Scientists call the individual wavelengths in such a pattern spectral lines, because of their appearance in plots. A specific chemical can produce numerous spectral lines. The exact wavelength of each line can be measured, but that process is quite laborious and challenging. However, without such measurements, it has been difficult to identify many lines seen in astronomical observations. Adding to the difficulty is the fact that the pattern of lines for a particular molecule changes with its temperature.
The breakthrough comes because of new technology that allows scientists to gather and analyze a broad swath of wavelengths at once, both with ALMA and in the laboratory.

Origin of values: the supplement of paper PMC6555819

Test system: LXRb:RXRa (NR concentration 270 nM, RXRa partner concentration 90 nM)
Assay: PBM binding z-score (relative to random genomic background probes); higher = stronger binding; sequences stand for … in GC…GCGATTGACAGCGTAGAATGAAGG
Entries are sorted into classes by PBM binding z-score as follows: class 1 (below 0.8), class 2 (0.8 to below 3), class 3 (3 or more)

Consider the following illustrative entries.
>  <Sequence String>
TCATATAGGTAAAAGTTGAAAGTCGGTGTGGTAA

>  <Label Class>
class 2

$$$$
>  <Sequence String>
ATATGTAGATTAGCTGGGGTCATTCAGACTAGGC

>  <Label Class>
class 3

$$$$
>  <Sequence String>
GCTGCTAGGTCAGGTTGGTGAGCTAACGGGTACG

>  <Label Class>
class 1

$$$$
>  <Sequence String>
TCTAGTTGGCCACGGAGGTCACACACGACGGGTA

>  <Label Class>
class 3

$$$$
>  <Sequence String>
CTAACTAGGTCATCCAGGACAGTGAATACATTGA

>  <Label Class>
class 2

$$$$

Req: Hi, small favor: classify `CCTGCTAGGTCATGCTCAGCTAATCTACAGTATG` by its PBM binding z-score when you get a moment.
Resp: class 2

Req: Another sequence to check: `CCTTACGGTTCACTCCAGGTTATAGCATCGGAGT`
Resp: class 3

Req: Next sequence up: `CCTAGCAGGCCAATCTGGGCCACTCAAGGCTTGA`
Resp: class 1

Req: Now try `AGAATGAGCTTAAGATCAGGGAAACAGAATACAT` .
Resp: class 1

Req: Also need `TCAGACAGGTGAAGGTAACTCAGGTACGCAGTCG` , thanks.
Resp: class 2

"We now can take a sample of a chemical, test it in the laboratory, and get a plot of all its characteristic lines over a large range of wavelengths. We get the whole picture at once," said Frank DeLucia of the Ohio State University (OSU). "We can then model the characteristics of all the lines of a chemical at different temperatures," he added.
Armed with new OSU laboratory data for a few suspected molecules, the scientists then compared the patterns with those produced by observing the star-forming region with ALMA.
"The matchup was amazing," said Sarah Fortman, also from OSU. "Spectral lines that had been unidentified for years suddenly matched our laboratory data, verified the existence of specific molecules, and gave us a new tool to attack the complex spectra from regions in our Galaxy," she added. The first tests were done with ethyl cyanide (CH3CH2CN) because its existence in space was alre
|Contact: Dave Finley|
National Radio Astronomy Observatory